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Dec 3, 2014

Bolt defamation litigant loses case, will declare bankruptcy

Victoria's Supreme Court threw out a defamation case against Andrew Bolt and landed plaintiff David Barrow with a $500,000 cost judgement. He nonetheless tells Crikey he's glad he stood his ground.

Lawyer and accountant David Barrow has lost his defamation case against News Corp columnist Andrew Bolt, and yesterday the Victorian Supreme Court ordered Barrow to pay $500,000 to News Corp to cover the media company’s costs.

The bill was discounted from the $825,000 News Corp says it spent defending the case. Nonetheless, Barrow told Crikey he would have to declare bankruptcy. Speaking shortly after the judgement, Barrow said he felt he had “won the moral battle standing up to News Corp bullies”.

Barrow sued Bolt in 2012 for a letter the columnist wrote to his boss and the Press Council, urging them to dismiss a complaint by Barrow because he was, as Bolt described him, a “vexatious litigant”. Barrow claimed this was a defamatory imputation and took Bolt to court over it. Barrow’s original complaint related to a Bolt opinion piece that relied on a report in The Australian regarding the academic and author Robert Manne. The Oz story was later corrected, but no such correction was made in Bolt’s post quoting from it.

In its defence, News Corp subsidiary the Herald and Weekly Times (which employs Bolt) did not argue against most of the defamatory imputations made in the letter about Barrow. But the publisher did argue Bolt made the comment under “qualified privilege” — that is, he made the comment in the course of undertaking his duty to respond to the Press Council about the complaint. Barrow argued that given Bolt had made the comment “with malice”, the qualified privilege defence should not apply, but Justice Terry Forrest dismissed this.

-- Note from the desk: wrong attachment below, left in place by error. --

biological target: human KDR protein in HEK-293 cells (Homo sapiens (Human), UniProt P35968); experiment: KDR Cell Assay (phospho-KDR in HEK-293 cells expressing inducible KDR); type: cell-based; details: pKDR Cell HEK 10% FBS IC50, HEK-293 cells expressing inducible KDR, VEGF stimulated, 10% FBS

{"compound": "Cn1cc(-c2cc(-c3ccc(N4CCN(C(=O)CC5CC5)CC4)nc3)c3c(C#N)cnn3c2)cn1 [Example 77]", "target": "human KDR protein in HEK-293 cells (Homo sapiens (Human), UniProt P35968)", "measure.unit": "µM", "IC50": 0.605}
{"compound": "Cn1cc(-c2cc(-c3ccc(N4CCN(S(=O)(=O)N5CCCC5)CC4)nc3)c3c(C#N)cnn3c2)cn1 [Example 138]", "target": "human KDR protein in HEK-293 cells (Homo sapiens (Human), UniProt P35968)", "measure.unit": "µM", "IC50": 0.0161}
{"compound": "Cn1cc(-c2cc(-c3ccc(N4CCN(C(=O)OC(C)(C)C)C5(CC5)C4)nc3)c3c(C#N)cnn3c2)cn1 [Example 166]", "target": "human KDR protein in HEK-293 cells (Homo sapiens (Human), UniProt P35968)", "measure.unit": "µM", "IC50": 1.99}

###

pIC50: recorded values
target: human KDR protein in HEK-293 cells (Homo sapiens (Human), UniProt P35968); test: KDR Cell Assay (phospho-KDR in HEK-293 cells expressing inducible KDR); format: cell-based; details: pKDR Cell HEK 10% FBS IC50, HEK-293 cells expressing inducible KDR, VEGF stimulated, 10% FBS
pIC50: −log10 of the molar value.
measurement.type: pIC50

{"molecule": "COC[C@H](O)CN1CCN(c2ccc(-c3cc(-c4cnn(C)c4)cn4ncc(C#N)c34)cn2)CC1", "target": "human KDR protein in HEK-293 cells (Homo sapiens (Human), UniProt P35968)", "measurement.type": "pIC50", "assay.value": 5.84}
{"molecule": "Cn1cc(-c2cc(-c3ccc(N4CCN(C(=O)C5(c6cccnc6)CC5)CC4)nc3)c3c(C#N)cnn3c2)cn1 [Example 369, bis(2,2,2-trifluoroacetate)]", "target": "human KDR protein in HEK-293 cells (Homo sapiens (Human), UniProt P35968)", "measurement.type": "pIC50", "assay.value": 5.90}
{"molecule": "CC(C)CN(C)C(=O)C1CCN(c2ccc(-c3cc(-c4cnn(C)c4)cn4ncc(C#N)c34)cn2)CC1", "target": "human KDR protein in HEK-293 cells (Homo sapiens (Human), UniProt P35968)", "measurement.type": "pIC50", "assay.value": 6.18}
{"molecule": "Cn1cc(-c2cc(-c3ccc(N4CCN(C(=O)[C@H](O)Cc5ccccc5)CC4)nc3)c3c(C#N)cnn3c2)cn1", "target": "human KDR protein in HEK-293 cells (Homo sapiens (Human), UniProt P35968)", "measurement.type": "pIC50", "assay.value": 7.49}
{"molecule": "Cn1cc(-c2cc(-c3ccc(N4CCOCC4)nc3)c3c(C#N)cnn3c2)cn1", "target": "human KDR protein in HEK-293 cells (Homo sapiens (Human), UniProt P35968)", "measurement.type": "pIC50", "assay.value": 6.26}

In yesterday’s judgement, Forrest said the defamatory imputations in Bolt’s letter to his boss, forwarded to the Press Council, were “trivial” and “obviously made under qualified privilege”. Referring to an email Barrow sent to Bolt claiming he would unleash an “innovative storm-wave of defamation claims” against the columnist, Forrest said the first salvo “has failed conspicuously”.

Throughout the proceedings, Barrow has been maintaining a blog with blow-by-blow accounts of his dealings with News Corp and his experiences in court. This might have hurt his case, as Forrest noted the greatest dispersion of defamatory material had been made by Barrow himself, when he published a copy of Bolt’s letter about him on the blog.

Barrow continued to keep supporters updated yesterday. Before the trial, News Corp had offered Barrow a way to avoid court, offering to settle with him provided he paid the company $160,000 to cover its costs, which would be waived for as long as Barrow agreed not to sue any of News Corp’s employees in the future. After yesterday’s verdict, Barrow wrote that yesterday’s outcome was preferable to that settlement offer:

“In rejecting the ridiculous News Corp pre-trial settlement offer I refused to carry a potential $160,000 fine over my head should there be any future disputes with persons of the News Corp universe. That was part of why I took the fight all the way to trial. I don’t have any plans for further litigation — yet I also have no intention of throwing away all of my personal rights.”